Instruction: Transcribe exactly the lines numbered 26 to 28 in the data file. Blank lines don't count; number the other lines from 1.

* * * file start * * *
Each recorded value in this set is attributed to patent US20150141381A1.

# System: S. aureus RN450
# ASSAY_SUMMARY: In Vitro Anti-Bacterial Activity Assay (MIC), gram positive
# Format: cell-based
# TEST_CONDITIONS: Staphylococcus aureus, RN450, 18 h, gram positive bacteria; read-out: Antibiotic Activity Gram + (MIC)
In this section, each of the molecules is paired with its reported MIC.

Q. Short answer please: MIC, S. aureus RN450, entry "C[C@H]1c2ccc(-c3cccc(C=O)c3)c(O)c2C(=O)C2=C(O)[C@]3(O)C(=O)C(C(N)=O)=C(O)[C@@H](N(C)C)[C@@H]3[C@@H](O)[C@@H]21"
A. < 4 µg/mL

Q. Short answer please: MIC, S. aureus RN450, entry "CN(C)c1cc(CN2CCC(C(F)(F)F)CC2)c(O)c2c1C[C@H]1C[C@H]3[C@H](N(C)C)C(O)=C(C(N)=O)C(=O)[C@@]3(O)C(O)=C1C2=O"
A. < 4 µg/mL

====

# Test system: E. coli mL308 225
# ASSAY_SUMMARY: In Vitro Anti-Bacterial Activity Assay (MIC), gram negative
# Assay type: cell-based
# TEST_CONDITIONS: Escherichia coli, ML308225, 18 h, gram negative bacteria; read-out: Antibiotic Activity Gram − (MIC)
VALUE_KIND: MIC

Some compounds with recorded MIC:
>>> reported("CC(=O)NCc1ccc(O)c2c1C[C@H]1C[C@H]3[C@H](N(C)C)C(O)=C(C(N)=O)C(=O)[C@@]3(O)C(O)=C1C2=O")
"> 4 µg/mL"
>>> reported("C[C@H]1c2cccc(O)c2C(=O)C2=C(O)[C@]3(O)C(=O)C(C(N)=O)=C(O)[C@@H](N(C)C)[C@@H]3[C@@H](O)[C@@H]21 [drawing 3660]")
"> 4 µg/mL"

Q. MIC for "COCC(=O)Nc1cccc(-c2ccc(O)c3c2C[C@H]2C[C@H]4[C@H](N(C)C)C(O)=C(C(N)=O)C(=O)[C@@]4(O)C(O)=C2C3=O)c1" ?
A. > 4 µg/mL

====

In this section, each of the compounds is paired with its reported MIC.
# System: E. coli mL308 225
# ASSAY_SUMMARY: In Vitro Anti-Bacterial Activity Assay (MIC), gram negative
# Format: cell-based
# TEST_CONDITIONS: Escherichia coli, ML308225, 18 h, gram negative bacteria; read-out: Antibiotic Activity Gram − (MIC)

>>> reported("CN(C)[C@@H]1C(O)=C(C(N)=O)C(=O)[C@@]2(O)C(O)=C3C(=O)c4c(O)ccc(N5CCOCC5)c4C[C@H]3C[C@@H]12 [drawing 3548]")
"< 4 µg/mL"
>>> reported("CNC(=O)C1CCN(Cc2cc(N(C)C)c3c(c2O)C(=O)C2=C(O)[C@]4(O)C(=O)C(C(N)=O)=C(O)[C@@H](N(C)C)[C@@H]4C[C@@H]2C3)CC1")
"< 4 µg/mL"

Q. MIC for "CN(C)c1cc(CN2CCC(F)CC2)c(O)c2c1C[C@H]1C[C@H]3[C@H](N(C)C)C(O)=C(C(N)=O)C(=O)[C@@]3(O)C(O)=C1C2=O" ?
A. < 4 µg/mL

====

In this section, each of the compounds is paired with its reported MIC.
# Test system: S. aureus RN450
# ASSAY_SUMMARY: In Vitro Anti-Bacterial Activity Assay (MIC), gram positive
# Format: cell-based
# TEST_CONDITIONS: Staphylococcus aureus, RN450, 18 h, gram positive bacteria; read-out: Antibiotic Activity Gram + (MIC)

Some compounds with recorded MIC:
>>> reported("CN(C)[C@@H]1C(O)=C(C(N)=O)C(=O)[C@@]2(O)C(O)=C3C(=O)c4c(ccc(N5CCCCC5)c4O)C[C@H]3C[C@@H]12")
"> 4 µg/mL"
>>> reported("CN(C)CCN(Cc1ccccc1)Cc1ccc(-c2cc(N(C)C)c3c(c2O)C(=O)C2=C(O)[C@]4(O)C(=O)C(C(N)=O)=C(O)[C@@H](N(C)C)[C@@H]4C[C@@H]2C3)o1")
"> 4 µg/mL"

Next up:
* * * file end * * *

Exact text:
# System: E. coli mL308 225
# ASSAY_SUMMARY: In Vitro Anti-Bacterial Activity Assay (MIC), gram negative
# Format: cell-based